Unlike many of my AAR colleagues, while I adore Pride and Prejudice, it isn’t actually in the top ten on my ballot, so I didn’t have to make any rules about it. But I did struggle long and hard about placing a mystery – with seriously strong romantic elements – on my list. The first in the Amelia Peabody mysteries, Crocodile on the Sandbank, can almost be taken as a cozy romantic suspense, and was actually my “A review” when I applied to be an AAR reviewer. While the series definitely reads as mystery, at its heart is the endearing romance between Amelia and Emerson. While I stuck with romances for my list, one historical romance set in Egypt made it onto my list and another (Mr. Impossible by Loretta Chase) just missed. Continue reading →
I started reviewing for AAR when I was pretty young – 18 years old, and still fairly new to the genre. My tastes have changed and evolved quite a bit in that time. Looking at my reviewer profile, which hasn’t been updated since I started, I am rather skeptical of my “favorites,” some of which I don’t even remember anymore. I couldn’t tell you a damn thing about Hidden Fires by Sandra Brown, except that 6 years ago it was apparently one of my favorites.
My philosophy in choosing favorites is two-fold. One, my Top Ten should be more than a fleeting “books I’m enjoying now,” and therefore aren’t recent reads, or ones that I’ve read only once. Two, they should have something in them that would appeal beyond the romance. I think there is a subtle distinction between “books that a romance reader would enjoy” and “books non-romance readers would enjoy.” There are definitely some stories that I would recommend to fellow romance readers, but not anyone else. The best books are the ones that I think, “I could give this to a friend, and they would understand why I love romance novels.”
It’s finally here. Romance listeners have eagerly awaited The Prince of Midnight, the first audio release from Laura Kinsale’s fascinating backlist. Earlier this year, Ms. Kinsale announced that her entire backlist (twelve titles) would be released in audio during 2013 and into 2014 and now we have a taste of Kinsale’s skillful writing combined with Nicholas Boulton’s talented performance. It’s sheer audio perfection. Continue reading →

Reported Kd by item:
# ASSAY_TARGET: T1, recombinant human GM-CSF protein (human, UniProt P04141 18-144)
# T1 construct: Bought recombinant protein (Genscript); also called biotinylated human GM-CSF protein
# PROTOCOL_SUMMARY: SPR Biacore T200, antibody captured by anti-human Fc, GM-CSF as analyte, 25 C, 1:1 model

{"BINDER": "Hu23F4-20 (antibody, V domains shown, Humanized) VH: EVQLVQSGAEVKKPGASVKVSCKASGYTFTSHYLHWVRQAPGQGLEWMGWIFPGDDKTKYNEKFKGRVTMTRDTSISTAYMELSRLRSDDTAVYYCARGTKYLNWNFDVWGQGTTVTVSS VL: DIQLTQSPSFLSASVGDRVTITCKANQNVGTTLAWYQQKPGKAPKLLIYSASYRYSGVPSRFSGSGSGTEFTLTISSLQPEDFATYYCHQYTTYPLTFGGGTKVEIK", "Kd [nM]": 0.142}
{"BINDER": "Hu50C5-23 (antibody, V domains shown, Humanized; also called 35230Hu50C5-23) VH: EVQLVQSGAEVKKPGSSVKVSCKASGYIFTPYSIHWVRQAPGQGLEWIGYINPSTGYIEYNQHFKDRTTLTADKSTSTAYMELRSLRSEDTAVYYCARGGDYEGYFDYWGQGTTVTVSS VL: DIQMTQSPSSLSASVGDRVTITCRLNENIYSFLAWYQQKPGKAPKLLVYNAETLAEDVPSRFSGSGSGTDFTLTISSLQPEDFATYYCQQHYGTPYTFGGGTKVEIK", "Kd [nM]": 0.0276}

A few years ago, one of my Literature professors asked me, “Aren’t romance novels just about a woman finding a man to take care of her?” I had to explain to her what we all know, that modern romance novels are about partnership and mutual love and support – not finding a “protector.” It’s a misconception I often come across.
Unfortunately, there are some circumstances in which it is uncomfortably close to the truth. Romantic Suspense novels are particularly and oddly contradictory in this. So many heroines are strong women and strong characters – who then find themselves made victims by the author and put in the role of a damsel in distress. Continue reading →
In the past, I’ve talked about the plethora of series books out there and how I sometimes wish for standalones, and Leigh blogged about her own series ambivalence. However, instead of answering questions or completely relieving a pet peeve, thinking about interrelated series books begs one big question. What is the magic number for a series? How many books does one need in order to fully develop a series, get closure on the various plotlines and yet not start annoying readers?
Obviously, if it’s not a good, well-written series, one book is probably one too many. Even the good series can go on too long, though. Continue reading →
Heroes making big assumptions… They’re so common in romance. So much so that they were labeled “Big Ass” heroes” in an ATBF column several years ago. Readers often use shortcut terms like “the Big Miss.”
But what about readers making big assumptions? Whoops. Guilty as charged. I finally figured out something I hadn’t wanted to face. I have been a Big Ass reader.
The book that shook me up wasn’t a romance. Far from it. It was a collection of Mickey Spillane’s first three Mike Hammer books. Sure I was familiar with Spillane. I had enjoyed his beer commercials. I had fun watching him get interviewed on TV. I watched the Mike Hammer show on TV. Continue reading →
That’s right! If you’re participating in the J.R. Robb Scavenger Hunt, you’ve come to the right place. The clue is below the jump, but be quick about it – it’s only good from 3:00pm until 3:59pm, Eastern Standard Time. Good luck! Continue reading →